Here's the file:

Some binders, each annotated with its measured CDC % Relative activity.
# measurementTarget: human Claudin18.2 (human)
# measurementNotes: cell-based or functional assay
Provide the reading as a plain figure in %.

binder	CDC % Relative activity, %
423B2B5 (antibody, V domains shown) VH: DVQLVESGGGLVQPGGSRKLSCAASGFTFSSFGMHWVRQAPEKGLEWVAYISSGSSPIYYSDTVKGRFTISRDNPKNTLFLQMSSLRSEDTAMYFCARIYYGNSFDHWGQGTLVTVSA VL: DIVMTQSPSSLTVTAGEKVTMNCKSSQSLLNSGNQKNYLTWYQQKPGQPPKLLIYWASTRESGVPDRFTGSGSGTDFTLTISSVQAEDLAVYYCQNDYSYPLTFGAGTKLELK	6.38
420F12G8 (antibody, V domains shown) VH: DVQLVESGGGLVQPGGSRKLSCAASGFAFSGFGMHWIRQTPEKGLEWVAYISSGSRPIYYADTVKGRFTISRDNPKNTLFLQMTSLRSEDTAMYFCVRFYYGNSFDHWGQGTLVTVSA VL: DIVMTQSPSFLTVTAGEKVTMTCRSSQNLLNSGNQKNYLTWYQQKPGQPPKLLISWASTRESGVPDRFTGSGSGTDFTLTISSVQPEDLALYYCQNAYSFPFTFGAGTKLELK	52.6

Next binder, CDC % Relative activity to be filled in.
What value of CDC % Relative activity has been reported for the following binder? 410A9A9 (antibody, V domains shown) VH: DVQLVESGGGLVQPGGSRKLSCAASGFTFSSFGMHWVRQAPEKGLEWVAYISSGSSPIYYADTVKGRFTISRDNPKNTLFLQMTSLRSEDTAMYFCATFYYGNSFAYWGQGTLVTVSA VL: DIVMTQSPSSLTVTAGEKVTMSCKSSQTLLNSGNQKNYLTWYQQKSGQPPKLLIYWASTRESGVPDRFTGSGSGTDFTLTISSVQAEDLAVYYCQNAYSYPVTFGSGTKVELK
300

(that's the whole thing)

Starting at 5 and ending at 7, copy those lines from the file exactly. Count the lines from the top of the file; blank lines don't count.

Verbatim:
binder	CDC % Relative activity, %
423B2B5 (antibody, V domains shown) VH: DVQLVESGGGLVQPGGSRKLSCAASGFTFSSFGMHWVRQAPEKGLEWVAYISSGSSPIYYSDTVKGRFTISRDNPKNTLFLQMSSLRSEDTAMYFCARIYYGNSFDHWGQGTLVTVSA VL: DIVMTQSPSSLTVTAGEKVTMNCKSSQSLLNSGNQKNYLTWYQQKPGQPPKLLIYWASTRESGVPDRFTGSGSGTDFTLTISSVQAEDLAVYYCQNDYSYPLTFGAGTKLELK	6.38
420F12G8 (antibody, V domains shown) VH: DVQLVESGGGLVQPGGSRKLSCAASGFAFSGFGMHWIRQTPEKGLEWVAYISSGSRPIYYADTVKGRFTISRDNPKNTLFLQMTSLRSEDTAMYFCVRFYYGNSFDHWGQGTLVTVSA VL: DIVMTQSPSFLTVTAGEKVTMTCRSSQNLLNSGNQKNYLTWYQQKPGQPPKLLISWASTRESGVPDRFTGSGSGTDFTLTISSVQPEDLALYYCQNAYSFPFTFGAGTKLELK	52.6